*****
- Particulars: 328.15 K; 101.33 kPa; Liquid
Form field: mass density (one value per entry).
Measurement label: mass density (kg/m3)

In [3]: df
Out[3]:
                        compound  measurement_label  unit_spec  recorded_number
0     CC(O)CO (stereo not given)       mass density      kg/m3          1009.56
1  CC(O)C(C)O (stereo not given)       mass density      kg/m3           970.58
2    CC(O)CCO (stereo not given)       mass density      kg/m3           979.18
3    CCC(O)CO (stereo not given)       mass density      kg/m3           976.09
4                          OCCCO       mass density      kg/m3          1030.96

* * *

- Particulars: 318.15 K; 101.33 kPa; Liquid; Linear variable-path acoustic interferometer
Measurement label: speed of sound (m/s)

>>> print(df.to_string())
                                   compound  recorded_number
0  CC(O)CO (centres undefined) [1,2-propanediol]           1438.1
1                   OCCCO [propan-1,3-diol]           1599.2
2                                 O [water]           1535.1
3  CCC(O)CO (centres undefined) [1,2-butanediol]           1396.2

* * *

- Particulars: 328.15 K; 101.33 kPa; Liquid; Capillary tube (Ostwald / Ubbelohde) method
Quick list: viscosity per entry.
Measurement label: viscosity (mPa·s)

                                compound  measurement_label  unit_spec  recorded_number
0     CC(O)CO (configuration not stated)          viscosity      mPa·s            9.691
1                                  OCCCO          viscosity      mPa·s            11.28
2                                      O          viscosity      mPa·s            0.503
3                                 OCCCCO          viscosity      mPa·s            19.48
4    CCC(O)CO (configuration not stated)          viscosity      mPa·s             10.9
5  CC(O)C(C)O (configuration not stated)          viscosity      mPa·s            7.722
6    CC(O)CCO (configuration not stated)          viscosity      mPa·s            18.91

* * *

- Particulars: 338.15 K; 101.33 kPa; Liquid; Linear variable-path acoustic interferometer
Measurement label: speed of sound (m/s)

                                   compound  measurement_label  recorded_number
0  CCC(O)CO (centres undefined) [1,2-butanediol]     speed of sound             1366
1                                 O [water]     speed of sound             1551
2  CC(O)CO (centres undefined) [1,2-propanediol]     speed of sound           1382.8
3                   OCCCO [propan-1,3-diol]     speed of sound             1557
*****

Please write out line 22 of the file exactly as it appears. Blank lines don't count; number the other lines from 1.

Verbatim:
- Particulars: 328.15 K; 101.33 kPa; Liquid; Capillary tube (Ostwald / Ubbelohde) method